Rising college costs have Americans
making greater sacrifices to get their degrees. In 2008, families took on more
than $86 billion in college loans and the average undergraduate finished school
with more than $23,000 in debt. Higher education is now one of the most
important investment decisions middle class Americans make. But far too often
they're lured to colleges with the greatest number of campus clubs, the most
celebrated reputation for partying, or the highest ranking in the popular press.
These temptations win out because
the choices are complicated and families aren't getting the information they
needed to make truly informed decisions. Beyond choosing a school, families trying
to find the best savings plan or the least expensive loan also face complicated
choices with insufficient information.
According to the new MassINC
report, "Planning for College: A Consumer Approach to the Higher Education
Marketplace," the choices families make in saving, selecting, and paying for
college have a considerable impact on the price they ultimately pay for a postsecondary degree. This in turn can have
a profound impact on their careers, families, and quality of life.
"When you look at the tuition
prices that middle class families are facing, together with the debt burdens
graduates are taking on, it is astounding that there is such little
transparency in the higher education marketplace," said Greg
Torres, President of MassINC and Publisher of CommonWealth
magazine. "By laying out a framework for how parents and students navigate this
system, we hope to shed some light on what we can do to give more support to families
making one of the biggest investments of their lives."
The new report, by C. Anthony Broh
and Dana Ansel, is part of MassINC's Family Financial Skills initiative, which explores new pathways to help families
navigate the complex financial decisions increasingly tied to major milestones
of American life.
Nearly two-thirds of students from
private four-year college graduate with debt. This makes loan choices
particularly critical. But evidence shows that families can make the wrong
choice when picking a loan product.
"Interest payments on loans add to
the overall price of an education. Families need information about the least expensive
place to borrow, the terms and conditions of borrowing, and the total price of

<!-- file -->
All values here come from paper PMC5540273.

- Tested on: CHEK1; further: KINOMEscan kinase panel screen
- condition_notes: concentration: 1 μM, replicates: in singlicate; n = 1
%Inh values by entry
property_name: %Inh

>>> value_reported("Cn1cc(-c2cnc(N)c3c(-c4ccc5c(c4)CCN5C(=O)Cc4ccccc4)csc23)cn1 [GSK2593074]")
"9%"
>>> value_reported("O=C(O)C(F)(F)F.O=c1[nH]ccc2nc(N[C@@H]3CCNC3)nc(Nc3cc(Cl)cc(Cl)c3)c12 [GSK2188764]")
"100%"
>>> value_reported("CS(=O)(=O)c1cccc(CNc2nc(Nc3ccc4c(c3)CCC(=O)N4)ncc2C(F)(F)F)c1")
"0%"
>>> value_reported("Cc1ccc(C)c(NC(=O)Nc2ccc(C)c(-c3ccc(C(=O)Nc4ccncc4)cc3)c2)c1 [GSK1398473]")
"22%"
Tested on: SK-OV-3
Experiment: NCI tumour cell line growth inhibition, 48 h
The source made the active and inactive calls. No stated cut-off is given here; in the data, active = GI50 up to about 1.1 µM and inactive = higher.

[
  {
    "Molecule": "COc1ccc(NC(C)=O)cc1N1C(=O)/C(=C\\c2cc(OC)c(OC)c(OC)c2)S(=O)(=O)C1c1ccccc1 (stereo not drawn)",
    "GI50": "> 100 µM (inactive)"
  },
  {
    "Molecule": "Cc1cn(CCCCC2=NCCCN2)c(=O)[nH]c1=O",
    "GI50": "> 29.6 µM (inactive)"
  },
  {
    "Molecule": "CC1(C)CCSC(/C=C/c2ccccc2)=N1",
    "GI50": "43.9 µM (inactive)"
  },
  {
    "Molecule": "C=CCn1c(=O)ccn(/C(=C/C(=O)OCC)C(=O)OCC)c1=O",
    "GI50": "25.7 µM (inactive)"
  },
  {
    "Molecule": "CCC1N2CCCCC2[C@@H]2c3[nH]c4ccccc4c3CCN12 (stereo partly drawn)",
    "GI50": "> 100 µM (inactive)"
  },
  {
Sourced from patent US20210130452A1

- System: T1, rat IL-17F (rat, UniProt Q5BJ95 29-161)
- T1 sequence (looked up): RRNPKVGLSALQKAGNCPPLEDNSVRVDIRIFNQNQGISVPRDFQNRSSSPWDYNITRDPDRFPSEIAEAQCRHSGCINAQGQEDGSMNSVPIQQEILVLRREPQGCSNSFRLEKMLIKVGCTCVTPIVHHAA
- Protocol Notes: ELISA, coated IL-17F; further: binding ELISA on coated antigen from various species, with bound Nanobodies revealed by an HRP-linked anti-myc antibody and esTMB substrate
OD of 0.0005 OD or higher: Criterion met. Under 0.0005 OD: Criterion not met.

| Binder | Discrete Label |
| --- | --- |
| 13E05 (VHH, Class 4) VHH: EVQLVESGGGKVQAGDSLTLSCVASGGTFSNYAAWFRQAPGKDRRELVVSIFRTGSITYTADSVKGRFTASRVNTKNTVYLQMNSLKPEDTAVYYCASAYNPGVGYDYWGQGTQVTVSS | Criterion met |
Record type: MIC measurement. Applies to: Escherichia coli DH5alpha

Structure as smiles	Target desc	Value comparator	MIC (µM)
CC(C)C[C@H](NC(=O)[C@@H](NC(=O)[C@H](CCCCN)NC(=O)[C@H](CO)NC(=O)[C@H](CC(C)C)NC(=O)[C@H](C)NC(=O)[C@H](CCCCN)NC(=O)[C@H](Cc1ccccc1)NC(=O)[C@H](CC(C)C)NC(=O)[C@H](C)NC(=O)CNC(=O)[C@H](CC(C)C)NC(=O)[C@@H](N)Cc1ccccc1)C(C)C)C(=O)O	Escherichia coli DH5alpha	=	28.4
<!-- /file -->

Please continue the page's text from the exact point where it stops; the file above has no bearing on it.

borrowing before making a decision about when and where to apply for college,"
said author Tony Broh.
In the report, the authors describe the branches of a college-bound
decision tree to examine the major decision-points for families as they 1) save
for college, 2) choose their college, 3) pay for college, and 4) repay their college
loans. Each of these branches is fraught with complexity and limited transparency.
Currently, there are 118 different 529 savings
plans from which to choose. Each managed by different states with different brokerage
houses, investment strategies, fees, and records of performance.
have limited understanding of the price they will actually pay when comparing
colleges. While the average 2009 published tuition at a private four-year
college was $35,640, the net price after financial aid for the average student was
$21,240. Families have little information for predicting how much they would
pay based on their own individual circumstances.
choosing schools do not have access to indicators on the college experience
they value such as price relative to student-teacher ratios, direct education
spending, and graduation rates. The report shows considerable variation among
schools on these important measures.
and lending institutions do not routinely explain the total price of a loan or the
probable monthly payments after graduation. While recent legislation will bring
borrowers greater transparency in this area, lenders still have no obligation
to describe repayment options for various scenarios that may occur after students
complete their coursework, such as loan forgiveness or forbearance.
Helping families access the information they need to become savvy
consumers in the higher education marketplace could help them get more from
their college investment. More importantly, consumers equipped with better
information might make choices in ways that would fundamentally alter the way
institutions compete, creating a more efficient higher education marketplace.
This new research was made possible with
generous support from the Highland Street Foundation, the State Street
Foundation, and the Cabot Family Charitable Trust.
Paying for College describes the branches of a "College-bound decision tree" for examining the major decision points for
families as they: (1) save for college, (2) choose their college, (3) pay for
college, and (4) repay their college loans.
Each of these decisions is fraught with branching complexities and
limited transparency. It
explores the pathways and financial consequences for families that are
increasingly tied to major milestones of American life.